He said that despite many challenges with the supply chain and “getting people in to do construction work,” the restaurant is on track to open this summer.
He said that Brasserie, which he also operates, is “going great; we had a great winter.” He said that the vaccination requirement might have put a slight damper on things like business meals, but “everybody was very supportive” in general.
Overall, Gates said that the “wage story for our community is very good,” and spoke about the challenges that some restaurants faced when it came to receiving money from the government during the pandemic,
Dr. Monica Bharel, Senior Advisor to Mayor Michelle Wu, spoke about some of the work the city has been doing to address the opioid and homelessness crisis at Mass Ave. and Melnea Cass Blvd.
She said that beginning in December, the city conducted a survey of folks living in encampments in the area and then set up several low threshold shelters and places to stay at 112 Southampton, Woods Mullen, and other places like the EnVision Hotel and the Shattuck in Jamaica Plain.
“People can come in or out if they need to,” Bharel said, and are offered things like mental health and addiction services as well as “enhanced care” and “enhanced harm reduction” services.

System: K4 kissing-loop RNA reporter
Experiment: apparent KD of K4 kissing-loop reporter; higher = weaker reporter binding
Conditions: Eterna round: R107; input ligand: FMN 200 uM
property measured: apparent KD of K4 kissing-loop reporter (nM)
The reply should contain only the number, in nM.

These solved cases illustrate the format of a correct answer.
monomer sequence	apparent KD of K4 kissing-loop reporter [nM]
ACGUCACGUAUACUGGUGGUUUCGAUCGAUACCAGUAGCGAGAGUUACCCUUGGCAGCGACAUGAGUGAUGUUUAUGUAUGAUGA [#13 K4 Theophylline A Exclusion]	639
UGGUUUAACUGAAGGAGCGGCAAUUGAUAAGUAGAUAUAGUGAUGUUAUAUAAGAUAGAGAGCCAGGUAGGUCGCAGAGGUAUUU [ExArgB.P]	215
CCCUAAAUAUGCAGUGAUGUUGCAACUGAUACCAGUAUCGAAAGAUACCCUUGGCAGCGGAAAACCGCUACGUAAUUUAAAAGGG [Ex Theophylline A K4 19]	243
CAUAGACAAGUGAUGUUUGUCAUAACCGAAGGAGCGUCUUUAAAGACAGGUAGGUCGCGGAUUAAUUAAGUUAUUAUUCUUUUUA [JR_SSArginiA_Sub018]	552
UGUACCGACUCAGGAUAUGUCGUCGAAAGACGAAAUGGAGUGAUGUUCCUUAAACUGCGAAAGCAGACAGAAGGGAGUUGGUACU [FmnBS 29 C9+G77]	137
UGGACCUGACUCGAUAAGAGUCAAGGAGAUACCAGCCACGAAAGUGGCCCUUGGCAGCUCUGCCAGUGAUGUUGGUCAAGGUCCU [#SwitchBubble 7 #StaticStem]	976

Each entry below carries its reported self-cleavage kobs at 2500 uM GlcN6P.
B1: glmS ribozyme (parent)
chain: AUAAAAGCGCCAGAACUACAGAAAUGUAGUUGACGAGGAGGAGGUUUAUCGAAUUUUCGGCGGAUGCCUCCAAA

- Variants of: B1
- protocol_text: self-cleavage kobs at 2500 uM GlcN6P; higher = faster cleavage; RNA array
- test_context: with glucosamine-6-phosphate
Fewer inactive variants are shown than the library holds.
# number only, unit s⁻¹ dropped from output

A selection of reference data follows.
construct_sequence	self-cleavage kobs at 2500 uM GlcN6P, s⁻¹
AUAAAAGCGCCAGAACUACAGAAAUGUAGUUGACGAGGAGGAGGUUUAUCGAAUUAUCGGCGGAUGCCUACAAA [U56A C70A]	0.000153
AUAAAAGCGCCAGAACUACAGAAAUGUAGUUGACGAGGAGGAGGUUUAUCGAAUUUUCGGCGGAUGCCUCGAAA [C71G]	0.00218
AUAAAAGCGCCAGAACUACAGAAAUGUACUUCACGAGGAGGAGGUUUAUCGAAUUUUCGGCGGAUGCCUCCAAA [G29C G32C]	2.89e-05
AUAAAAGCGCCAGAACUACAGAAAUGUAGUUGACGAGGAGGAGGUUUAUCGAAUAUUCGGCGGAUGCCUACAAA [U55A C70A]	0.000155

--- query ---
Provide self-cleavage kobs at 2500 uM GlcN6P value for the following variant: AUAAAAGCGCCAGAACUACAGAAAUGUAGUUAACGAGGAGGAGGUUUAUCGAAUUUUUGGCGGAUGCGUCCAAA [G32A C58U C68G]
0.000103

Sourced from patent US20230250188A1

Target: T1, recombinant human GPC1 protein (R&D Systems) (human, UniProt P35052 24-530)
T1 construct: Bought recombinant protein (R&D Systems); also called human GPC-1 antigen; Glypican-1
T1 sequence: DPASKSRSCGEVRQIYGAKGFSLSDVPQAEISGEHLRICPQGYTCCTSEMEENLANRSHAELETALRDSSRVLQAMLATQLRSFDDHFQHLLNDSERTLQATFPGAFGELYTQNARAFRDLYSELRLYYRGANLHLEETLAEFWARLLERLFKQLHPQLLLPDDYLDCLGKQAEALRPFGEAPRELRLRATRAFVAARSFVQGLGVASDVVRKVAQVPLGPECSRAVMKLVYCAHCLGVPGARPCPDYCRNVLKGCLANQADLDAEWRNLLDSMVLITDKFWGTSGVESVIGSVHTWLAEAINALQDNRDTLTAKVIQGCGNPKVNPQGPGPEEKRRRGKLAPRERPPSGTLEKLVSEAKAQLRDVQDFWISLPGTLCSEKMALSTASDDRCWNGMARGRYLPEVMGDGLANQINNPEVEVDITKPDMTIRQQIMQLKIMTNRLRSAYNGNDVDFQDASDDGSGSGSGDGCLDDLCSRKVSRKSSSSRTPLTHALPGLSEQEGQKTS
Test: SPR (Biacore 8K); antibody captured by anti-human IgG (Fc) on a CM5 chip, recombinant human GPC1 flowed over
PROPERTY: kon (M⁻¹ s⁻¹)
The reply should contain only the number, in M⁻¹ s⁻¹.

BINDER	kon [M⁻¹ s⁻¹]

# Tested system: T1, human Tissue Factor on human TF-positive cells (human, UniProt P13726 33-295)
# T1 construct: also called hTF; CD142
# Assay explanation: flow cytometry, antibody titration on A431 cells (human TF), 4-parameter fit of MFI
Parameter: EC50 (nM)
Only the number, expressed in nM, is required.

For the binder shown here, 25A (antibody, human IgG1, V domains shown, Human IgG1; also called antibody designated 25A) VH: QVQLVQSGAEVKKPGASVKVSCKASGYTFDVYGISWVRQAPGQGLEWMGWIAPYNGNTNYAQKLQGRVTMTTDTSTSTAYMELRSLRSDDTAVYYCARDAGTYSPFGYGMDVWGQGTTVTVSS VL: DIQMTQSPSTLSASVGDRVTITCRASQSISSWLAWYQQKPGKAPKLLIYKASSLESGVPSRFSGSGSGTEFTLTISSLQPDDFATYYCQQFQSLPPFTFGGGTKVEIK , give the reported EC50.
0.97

She said that currently, 183 people are living in those sites and there is also a waitlist.
Since Jan. 12, Bharel said that there have been “some individuals putting up structures or tents in a scattered way across the city,” but “many of them have moved along,” finding other places to go or finding shelter. She said outreach work will continue throughout the spring and the summer, as will “daily meetings and coordination at the city level to ensure there are no more tents or encampments.” The city will also continue to work with all its partners to provide shelter, housing, and services to those who need it.
Pine Street Inn Program Update
Aimee Coolidge, Vice President of Community & Government Relations at Pine Street Inn (PSI), provided an update on the organization’s efforts during the pandemic. She said that PSI has also been helping with the situation at Mass/Cass, and has been “tremendously challenged by COVID.”